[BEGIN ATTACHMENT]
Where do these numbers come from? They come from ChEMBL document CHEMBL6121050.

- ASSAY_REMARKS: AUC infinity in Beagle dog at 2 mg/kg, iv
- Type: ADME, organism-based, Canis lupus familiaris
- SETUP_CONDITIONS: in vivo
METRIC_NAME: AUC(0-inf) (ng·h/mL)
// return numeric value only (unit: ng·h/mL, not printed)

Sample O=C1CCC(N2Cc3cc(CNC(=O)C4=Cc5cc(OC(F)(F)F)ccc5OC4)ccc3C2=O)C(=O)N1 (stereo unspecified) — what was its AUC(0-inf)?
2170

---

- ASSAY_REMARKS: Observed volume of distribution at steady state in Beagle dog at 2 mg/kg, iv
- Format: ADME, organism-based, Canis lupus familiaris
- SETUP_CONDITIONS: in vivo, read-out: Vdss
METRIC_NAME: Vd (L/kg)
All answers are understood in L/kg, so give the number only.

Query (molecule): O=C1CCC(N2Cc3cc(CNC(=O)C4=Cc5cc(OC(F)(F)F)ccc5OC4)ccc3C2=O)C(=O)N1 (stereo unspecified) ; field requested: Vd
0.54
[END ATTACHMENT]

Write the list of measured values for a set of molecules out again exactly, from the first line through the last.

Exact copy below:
Where do these numbers come from? They come from ChEMBL document CHEMBL6121050.

- ASSAY_REMARKS: AUC infinity in Beagle dog at 2 mg/kg, iv
- Type: ADME, organism-based, Canis lupus familiaris
- SETUP_CONDITIONS: in vivo
METRIC_NAME: AUC(0-inf) (ng·h/mL)
// return numeric value only (unit: ng·h/mL, not printed)

Sample O=C1CCC(N2Cc3cc(CNC(=O)C4=Cc5cc(OC(F)(F)F)ccc5OC4)ccc3C2=O)C(=O)N1 (stereo unspecified) — what was its AUC(0-inf)?
2170

---

- ASSAY_REMARKS: Observed volume of distribution at steady state in Beagle dog at 2 mg/kg, iv
- Format: ADME, organism-based, Canis lupus familiaris
- SETUP_CONDITIONS: in vivo, read-out: Vdss
METRIC_NAME: Vd (L/kg)
All answers are understood in L/kg, so give the number only.

Query (molecule): O=C1CCC(N2Cc3cc(CNC(=O)C4=Cc5cc(OC(F)(F)F)ccc5OC4)ccc3C2=O)C(=O)N1 (stereo unspecified) ; field requested: Vd
0.54